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light which the literary character can present: passing his days in retirement and study, supporting poverty and prosperity alike with philosophical serenity, cultivating the best affections of our nature, and, above all, with incorruptible integrity, disdaining, in the most perilous times, either to conceal or to modify his opinions. While he shunned public life and abstained from plunging into the vortex of the Revolution, he was at no pains to elude observation; and considering the capricious and sanguinary temper of the times, and his own unbending consistency, it is wonderful how he escaped with existence through all the bloody scenes of the Revolution, from the reign of terror to the settlement of the imperial despotism.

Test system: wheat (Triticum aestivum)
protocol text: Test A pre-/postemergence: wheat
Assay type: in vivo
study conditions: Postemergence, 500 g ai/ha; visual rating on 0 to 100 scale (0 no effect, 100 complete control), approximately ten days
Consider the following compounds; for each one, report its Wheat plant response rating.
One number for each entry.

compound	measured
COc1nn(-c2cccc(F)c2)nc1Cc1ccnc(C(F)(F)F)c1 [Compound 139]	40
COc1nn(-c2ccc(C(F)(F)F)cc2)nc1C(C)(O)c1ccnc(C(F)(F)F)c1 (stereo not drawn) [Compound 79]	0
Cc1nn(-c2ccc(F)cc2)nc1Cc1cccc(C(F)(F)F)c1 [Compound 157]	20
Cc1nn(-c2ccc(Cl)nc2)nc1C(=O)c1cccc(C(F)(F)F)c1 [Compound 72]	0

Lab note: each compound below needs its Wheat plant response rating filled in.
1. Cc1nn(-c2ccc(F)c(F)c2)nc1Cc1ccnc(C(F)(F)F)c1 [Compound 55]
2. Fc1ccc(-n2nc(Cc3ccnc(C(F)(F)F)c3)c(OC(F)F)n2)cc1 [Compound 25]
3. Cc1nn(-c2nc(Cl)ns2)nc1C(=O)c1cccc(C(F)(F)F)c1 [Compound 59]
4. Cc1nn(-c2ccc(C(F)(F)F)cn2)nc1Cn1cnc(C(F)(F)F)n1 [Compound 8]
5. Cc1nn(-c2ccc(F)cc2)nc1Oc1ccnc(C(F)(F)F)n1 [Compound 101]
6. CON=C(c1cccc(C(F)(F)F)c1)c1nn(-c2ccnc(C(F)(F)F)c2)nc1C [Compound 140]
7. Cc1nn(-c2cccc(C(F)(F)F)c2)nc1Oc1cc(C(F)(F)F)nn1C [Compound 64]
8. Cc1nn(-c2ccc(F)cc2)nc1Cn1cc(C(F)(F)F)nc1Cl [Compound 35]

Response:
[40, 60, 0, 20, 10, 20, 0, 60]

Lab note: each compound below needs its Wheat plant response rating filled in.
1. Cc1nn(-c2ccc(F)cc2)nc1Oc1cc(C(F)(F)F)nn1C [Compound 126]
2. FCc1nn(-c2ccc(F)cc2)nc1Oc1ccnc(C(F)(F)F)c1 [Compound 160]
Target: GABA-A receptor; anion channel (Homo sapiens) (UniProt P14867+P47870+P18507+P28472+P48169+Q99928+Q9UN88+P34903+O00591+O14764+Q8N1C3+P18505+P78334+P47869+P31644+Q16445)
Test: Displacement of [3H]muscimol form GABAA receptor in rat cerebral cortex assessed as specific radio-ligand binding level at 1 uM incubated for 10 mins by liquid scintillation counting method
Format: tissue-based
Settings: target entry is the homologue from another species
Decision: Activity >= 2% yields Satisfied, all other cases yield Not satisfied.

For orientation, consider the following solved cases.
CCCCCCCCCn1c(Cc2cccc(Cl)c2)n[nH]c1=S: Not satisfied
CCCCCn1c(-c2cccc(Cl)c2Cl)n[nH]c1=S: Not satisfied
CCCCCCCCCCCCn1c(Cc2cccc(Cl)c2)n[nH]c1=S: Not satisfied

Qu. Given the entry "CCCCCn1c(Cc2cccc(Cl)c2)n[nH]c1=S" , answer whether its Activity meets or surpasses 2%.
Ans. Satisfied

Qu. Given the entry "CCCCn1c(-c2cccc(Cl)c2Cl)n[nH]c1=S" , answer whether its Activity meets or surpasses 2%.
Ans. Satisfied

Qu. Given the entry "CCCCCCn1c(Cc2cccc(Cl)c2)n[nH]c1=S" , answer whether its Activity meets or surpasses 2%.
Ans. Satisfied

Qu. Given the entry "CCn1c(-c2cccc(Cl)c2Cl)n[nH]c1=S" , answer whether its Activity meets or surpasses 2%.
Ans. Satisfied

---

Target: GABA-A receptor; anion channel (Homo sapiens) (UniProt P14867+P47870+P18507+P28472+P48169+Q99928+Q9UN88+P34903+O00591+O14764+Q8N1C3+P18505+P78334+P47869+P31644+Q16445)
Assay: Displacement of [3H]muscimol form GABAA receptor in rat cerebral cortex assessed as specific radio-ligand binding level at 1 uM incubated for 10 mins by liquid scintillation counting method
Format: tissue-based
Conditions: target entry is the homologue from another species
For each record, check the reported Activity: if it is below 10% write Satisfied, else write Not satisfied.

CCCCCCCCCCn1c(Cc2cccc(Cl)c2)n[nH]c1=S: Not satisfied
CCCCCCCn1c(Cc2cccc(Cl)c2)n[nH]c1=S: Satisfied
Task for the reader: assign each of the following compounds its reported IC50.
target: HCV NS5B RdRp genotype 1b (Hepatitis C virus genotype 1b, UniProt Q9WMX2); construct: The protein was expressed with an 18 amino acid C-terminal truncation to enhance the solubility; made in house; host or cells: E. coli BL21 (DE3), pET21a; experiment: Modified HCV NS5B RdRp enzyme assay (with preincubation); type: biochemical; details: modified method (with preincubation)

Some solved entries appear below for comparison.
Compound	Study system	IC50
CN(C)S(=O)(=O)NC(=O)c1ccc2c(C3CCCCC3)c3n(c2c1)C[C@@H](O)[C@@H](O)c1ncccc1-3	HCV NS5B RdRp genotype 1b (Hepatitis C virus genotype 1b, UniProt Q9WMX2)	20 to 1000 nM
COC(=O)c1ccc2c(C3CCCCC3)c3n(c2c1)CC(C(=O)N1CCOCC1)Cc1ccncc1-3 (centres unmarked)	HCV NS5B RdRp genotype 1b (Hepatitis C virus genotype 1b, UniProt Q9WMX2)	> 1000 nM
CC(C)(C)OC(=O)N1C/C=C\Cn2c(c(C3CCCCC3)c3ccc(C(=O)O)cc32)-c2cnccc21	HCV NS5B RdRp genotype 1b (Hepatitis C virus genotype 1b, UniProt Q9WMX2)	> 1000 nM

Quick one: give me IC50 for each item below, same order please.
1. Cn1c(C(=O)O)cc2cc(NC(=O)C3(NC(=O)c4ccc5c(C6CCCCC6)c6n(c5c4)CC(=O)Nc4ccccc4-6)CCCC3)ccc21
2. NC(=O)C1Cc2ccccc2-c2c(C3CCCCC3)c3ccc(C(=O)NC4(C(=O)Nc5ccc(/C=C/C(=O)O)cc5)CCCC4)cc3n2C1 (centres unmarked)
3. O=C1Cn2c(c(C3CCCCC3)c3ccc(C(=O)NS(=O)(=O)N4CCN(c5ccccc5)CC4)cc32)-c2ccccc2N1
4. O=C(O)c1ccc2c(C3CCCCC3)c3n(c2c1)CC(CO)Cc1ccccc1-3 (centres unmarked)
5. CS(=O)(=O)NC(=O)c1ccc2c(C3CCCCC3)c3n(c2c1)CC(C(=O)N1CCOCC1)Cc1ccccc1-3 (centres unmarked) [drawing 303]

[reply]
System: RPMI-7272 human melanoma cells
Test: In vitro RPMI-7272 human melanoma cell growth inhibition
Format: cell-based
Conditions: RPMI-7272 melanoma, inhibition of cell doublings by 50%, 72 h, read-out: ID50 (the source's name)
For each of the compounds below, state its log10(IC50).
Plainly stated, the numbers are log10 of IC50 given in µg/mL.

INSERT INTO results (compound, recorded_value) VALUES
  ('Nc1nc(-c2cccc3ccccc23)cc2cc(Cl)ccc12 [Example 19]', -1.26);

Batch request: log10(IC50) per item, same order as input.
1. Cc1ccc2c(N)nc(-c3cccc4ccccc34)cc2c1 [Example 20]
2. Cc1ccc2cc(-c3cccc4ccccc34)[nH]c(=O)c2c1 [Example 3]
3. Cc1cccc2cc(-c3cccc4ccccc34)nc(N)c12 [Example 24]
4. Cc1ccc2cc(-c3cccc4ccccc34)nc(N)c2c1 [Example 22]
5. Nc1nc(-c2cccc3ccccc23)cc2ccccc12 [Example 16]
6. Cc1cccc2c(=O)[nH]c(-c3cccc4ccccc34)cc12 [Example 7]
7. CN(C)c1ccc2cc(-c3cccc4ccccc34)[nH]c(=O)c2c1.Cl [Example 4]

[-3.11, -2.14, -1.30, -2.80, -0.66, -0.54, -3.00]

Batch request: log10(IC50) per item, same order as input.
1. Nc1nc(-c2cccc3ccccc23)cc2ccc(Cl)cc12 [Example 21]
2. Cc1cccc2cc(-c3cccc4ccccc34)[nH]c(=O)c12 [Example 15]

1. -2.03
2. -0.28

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It was in the summer of 1771, that he returned to France, and began his career as a man of letters. His first published work was his well-known Voyage to the Isle of France;' and his exposure of the iniquities of the slave trade, immediately drew down upon him the enmity of the whole class of persons, who were interested in the commerce of the colonies. His Voyage, however, was universally read and admired; and the reputation of this work introduced its author into all the literary circles of Paris. But in that society he appears to have found far more to loathe than to love; and he never mingled in its intrigues and cabals. He had sufficient virtue to resist the advances of a beautiful woman, because her husband was his benefactor. The lady proclaimed her own infamy for the revenge of covering him with ridicule; and his forbearance from the commission of enormous ingratitude and treachery, made SaintPierre the laughing-stock of the Parisian coteries. Again, a bankrupt bookseller loaded him with abuse; and because the placable man of letters did not take the life of the miserable offender on the spot, the philosopher d'Alembert marvelled at his want of spirit, and a Jansenist bishop proclaimed, with a sneer, that M. de SaintPierre had l'ame très chrétienne.' Whether the luckless observer of the commonest dictates of gratitude subsequently contrived to rid himself of his offensive reputation for continence, his biographer does not inform us; but to recover the respect of Parisian society for his courage, he was compelled to court two duels, and grievously to wound his antagonists in both. But this was the last sacrifice which Saint-Pierre offered to the prejudices of the worthless society in which he moved; and the philosopher, ever afterwards, reproached himself for having dreaded this violation of the laws of God, less than the endurance of ridicule. In the first emotions of disgust at the corruption which surrounded him, and in bitter resentment at the petty obloquy with which he had been pursued, for venturing 'to keep a conscience,' it was natural, for a mind so easily excited as that of Saint-Pierre, to rush into the most absurd extremes, from universal benevolence of feeling, to misanthropy and hatred. He secluded himself for some time from all mixture with the world, and determined to commune only with his own heart.